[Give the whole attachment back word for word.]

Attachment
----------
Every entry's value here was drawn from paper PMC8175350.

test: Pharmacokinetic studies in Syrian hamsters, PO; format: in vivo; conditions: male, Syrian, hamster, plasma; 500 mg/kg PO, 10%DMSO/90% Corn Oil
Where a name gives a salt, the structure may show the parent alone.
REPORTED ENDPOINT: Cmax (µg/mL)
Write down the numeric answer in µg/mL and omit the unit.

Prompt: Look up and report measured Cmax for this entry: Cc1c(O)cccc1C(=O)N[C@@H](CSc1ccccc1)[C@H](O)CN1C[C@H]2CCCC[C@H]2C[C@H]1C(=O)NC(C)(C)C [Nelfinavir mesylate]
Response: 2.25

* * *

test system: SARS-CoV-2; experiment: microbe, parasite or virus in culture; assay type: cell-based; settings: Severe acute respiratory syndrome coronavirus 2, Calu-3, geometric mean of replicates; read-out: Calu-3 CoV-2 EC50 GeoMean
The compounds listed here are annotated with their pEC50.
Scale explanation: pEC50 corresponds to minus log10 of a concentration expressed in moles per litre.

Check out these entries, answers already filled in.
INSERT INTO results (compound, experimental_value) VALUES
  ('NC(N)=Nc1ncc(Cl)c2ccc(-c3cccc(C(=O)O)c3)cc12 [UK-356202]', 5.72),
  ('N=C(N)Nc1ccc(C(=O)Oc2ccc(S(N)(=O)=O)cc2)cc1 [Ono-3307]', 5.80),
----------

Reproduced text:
Every entry's value here was drawn from paper PMC8175350.

test: Pharmacokinetic studies in Syrian hamsters, PO; format: in vivo; conditions: male, Syrian, hamster, plasma; 500 mg/kg PO, 10%DMSO/90% Corn Oil
Where a name gives a salt, the structure may show the parent alone.
REPORTED ENDPOINT: Cmax (µg/mL)
Write down the numeric answer in µg/mL and omit the unit.

Prompt: Look up and report measured Cmax for this entry: Cc1c(O)cccc1C(=O)N[C@@H](CSc1ccccc1)[C@H](O)CN1C[C@H]2CCCC[C@H]2C[C@H]1C(=O)NC(C)(C)C [Nelfinavir mesylate]
Response: 2.25

* * *

test system: SARS-CoV-2; experiment: microbe, parasite or virus in culture; assay type: cell-based; settings: Severe acute respiratory syndrome coronavirus 2, Calu-3, geometric mean of replicates; read-out: Calu-3 CoV-2 EC50 GeoMean
The compounds listed here are annotated with their pEC50.
Scale explanation: pEC50 corresponds to minus log10 of a concentration expressed in moles per litre.

Check out these entries, answers already filled in.
INSERT INTO results (compound, experimental_value) VALUES
  ('NC(N)=Nc1ncc(Cl)c2ccc(-c3cccc(C(=O)O)c3)cc12 [UK-356202]', 5.72),
  ('N=C(N)Nc1ccc(C(=O)Oc2ccc(S(N)(=O)=O)cc2)cc1 [Ono-3307]', 5.80),